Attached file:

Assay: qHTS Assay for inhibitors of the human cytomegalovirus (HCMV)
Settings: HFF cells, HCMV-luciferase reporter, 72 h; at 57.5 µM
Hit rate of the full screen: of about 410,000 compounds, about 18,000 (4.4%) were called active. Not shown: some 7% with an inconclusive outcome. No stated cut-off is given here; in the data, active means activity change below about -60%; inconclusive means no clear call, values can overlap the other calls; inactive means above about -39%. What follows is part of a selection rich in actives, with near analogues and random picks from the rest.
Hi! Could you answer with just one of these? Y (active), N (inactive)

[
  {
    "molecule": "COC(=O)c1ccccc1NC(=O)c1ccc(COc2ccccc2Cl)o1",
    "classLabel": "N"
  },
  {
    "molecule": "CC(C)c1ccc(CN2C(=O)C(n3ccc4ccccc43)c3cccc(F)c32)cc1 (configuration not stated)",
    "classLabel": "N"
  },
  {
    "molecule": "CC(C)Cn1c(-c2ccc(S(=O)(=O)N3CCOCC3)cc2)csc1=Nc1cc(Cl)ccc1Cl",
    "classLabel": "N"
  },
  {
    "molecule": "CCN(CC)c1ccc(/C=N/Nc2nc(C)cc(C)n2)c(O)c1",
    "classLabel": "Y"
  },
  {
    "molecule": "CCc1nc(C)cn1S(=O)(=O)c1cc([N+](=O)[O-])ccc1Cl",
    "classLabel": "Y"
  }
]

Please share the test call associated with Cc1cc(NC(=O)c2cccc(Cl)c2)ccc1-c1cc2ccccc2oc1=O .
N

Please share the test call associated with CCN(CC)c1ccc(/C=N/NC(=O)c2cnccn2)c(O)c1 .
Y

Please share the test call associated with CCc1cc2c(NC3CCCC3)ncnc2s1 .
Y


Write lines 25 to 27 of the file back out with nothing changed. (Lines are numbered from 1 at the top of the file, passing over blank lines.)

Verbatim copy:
  }
]

Please share the test call associated with Cc1cc(NC(=O)c2cccc(Cl)c2)ccc1-c1cc2ccccc2oc1=O .